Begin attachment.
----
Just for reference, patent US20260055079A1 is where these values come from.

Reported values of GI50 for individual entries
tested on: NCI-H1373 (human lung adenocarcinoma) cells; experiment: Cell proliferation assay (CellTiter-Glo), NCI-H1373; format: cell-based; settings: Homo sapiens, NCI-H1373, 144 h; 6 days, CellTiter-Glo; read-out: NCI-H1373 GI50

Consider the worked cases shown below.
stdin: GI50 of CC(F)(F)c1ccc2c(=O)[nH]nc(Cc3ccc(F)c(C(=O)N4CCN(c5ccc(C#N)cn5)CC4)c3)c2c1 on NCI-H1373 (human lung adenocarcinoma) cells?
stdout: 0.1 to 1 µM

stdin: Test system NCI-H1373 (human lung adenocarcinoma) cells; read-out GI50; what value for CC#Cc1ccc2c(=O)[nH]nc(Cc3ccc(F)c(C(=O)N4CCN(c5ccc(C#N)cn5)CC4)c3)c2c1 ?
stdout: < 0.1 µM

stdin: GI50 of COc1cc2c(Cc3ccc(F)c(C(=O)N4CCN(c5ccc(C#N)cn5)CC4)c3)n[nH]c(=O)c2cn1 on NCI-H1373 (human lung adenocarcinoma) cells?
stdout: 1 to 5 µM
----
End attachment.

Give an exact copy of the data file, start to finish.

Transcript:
Just for reference, patent US20260055079A1 is where these values come from.

Reported values of GI50 for individual entries
tested on: NCI-H1373 (human lung adenocarcinoma) cells; experiment: Cell proliferation assay (CellTiter-Glo), NCI-H1373; format: cell-based; settings: Homo sapiens, NCI-H1373, 144 h; 6 days, CellTiter-Glo; read-out: NCI-H1373 GI50

Consider the worked cases shown below.
stdin: GI50 of CC(F)(F)c1ccc2c(=O)[nH]nc(Cc3ccc(F)c(C(=O)N4CCN(c5ccc(C#N)cn5)CC4)c3)c2c1 on NCI-H1373 (human lung adenocarcinoma) cells?
stdout: 0.1 to 1 µM

stdin: Test system NCI-H1373 (human lung adenocarcinoma) cells; read-out GI50; what value for CC#Cc1ccc2c(=O)[nH]nc(Cc3ccc(F)c(C(=O)N4CCN(c5ccc(C#N)cn5)CC4)c3)c2c1 ?
stdout: < 0.1 µM

stdin: GI50 of COc1cc2c(Cc3ccc(F)c(C(=O)N4CCN(c5ccc(C#N)cn5)CC4)c3)n[nH]c(=O)c2cn1 on NCI-H1373 (human lung adenocarcinoma) cells?
stdout: 1 to 5 µM